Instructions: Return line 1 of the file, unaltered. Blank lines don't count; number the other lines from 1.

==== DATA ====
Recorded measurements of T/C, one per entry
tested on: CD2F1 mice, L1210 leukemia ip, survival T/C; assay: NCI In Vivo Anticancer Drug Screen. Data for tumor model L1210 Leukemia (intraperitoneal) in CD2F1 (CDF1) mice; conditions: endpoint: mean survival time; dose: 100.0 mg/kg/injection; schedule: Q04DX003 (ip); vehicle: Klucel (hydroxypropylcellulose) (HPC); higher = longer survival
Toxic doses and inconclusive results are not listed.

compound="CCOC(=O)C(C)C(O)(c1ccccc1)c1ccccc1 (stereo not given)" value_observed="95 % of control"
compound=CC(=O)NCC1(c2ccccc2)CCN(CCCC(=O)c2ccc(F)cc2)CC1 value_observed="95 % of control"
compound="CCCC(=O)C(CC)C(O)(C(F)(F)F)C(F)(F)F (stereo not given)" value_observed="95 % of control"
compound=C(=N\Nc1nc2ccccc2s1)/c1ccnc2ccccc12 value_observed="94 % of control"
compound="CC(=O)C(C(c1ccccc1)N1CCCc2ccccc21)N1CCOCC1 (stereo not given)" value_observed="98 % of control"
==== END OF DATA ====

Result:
Recorded measurements of T/C, one per entry